Sunday, December 12, 2010

Inviting Involvement

“An overwhelming majority of Americans say it’s important for them to be involved in their community amid concern that technological gadgets and harried schedules are fraying human connections,” USA Today reported last Thursday, citing a poll conducted in conjunction with Gallup from October 21-24. The strength of those feelings , USA Today reported, was consistent across “educational, gender and regional lines.”

That’s good news for American philanthropy, an unparalleled and unprecedented force for social good that grew out of highly interdependent communities. Our earliest settlers realized that collaboration was essential to their survival, then to social stability and prosperity. They worked side by side to raise homes and barns, to construct churches, roads and bridges, to bring in harvests and lay in food for winter, and to extinguish fires and provide for their common defense. “We the people” existed as a model organizing principle long before the phrase was coined in the preamble of the Constitution.

It is no wonder, then, that Americans still yearn for and seek fulfillment in community involvement. The simple fact is that we need each other and are at our happiest when working together toward common ends and aspirations. Yet too many philanthropy-seeking organizations fail to either fully grasp the importance of this phenomenon or open themselves sufficiently to benefit from it.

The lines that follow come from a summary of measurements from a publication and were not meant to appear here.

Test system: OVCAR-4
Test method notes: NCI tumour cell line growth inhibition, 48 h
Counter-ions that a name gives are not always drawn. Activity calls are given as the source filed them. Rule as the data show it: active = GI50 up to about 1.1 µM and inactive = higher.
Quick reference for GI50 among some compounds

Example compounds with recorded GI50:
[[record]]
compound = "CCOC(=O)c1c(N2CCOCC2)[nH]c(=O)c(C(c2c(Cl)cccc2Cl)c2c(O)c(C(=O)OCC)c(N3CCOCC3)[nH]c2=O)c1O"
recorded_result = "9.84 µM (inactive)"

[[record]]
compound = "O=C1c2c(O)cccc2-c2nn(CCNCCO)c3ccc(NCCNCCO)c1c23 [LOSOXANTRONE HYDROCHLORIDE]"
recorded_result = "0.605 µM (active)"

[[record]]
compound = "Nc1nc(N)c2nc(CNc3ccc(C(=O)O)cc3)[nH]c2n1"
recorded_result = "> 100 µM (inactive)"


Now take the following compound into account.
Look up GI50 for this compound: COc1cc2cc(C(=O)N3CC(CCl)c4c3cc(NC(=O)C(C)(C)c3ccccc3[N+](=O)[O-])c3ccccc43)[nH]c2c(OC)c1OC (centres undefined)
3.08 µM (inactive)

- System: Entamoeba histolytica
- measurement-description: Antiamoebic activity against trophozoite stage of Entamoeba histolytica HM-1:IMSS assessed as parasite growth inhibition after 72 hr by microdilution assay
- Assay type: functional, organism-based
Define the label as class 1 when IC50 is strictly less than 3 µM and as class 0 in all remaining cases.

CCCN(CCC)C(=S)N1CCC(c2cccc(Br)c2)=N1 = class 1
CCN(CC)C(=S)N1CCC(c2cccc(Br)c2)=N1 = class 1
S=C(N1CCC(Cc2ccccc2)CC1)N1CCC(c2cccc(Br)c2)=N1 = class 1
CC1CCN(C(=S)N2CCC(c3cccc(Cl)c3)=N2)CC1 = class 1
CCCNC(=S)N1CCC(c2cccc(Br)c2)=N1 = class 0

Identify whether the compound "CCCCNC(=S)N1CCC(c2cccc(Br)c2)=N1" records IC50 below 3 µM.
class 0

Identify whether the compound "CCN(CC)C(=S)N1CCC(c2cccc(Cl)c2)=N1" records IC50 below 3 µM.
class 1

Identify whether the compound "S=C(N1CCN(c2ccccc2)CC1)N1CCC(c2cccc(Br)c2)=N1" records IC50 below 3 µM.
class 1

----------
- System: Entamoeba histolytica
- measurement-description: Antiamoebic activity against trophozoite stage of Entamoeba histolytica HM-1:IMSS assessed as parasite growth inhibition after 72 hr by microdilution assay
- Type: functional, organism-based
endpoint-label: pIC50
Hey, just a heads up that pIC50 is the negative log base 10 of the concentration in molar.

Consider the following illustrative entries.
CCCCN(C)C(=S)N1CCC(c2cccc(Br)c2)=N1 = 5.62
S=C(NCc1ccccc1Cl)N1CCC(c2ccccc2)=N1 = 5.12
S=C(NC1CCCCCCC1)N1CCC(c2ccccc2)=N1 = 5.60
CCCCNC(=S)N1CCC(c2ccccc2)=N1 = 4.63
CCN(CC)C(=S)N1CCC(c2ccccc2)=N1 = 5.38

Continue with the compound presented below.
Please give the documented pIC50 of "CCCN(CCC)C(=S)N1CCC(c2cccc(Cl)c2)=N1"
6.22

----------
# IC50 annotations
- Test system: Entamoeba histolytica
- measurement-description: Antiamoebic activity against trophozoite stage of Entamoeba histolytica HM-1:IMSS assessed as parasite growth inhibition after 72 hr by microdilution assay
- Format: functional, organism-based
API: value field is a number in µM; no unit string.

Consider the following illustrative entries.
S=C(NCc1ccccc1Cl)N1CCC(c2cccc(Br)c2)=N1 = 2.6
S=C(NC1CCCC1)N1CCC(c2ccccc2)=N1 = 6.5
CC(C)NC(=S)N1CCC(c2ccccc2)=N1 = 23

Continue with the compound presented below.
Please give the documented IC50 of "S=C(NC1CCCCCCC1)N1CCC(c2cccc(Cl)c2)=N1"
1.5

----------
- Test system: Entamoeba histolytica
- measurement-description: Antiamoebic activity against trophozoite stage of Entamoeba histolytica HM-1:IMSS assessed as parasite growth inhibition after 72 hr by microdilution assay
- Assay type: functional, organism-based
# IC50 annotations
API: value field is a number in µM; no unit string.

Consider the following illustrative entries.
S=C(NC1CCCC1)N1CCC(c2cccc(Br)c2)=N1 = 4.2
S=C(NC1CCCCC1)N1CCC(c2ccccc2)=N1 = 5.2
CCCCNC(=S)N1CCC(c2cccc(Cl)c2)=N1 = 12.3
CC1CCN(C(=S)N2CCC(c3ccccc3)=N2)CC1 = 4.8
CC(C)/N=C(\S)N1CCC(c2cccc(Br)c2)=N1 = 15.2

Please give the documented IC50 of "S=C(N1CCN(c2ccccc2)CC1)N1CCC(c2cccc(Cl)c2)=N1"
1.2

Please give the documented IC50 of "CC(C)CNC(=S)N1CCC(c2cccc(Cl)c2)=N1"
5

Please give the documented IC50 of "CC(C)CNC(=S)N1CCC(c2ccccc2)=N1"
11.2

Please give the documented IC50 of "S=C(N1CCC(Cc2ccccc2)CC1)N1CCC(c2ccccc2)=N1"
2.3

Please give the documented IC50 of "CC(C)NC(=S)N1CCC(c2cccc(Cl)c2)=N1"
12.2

Yes, many organizations invite and encourage volunteer participation. Yet too many do it solely as a pretext for fund raising. Volunteers are recruited for no other purpose but to raise money or to serve on boards with little real purpose if they agree to give or get money as a condition of joining. “Make work” activities are orchestrated for boards to induce members to give. Board members soon sense this and begin to complain about being asked to do nothing more than sit through “dog and pony” presentations and write checks.

Far greater opportunities and rewards await organizations that more genuinely seek to put the times and talents of volunteers to their highest and best use. To attract and benefit from the talents of the most substantive volunteers, enlightened organizations must:

Truly believe that they need, and will be far more strategically adaptive if they complement internal staff strengths with external volunteer capabilities;

Integrate volunteers into the fabric of the institution, including in the deliberation of sensitive issues, including crises and controversies;

Guide their efforts without exerting undo control over them;

Make it clear, in word and deed, that volunteers are not there to serve the organization but help the organization better serve others;

Involve them early on in the design of specific service outcomes associated with major initiatives;

Seek to provide a rich emotional return on their investment by sharing struggles and credit for successes;

The organizations that master the art of selective, strategic, substantive volunteer engagement in the context of service-oriented initiatives will secure the greatest amounts of private support in the decades ahead. And, in the process, they will build stronger communities which in turn will create a stronger nation and a more vibrant democracy. That’s how “we the people” did it in the first place. That’s how we can and will do it again.

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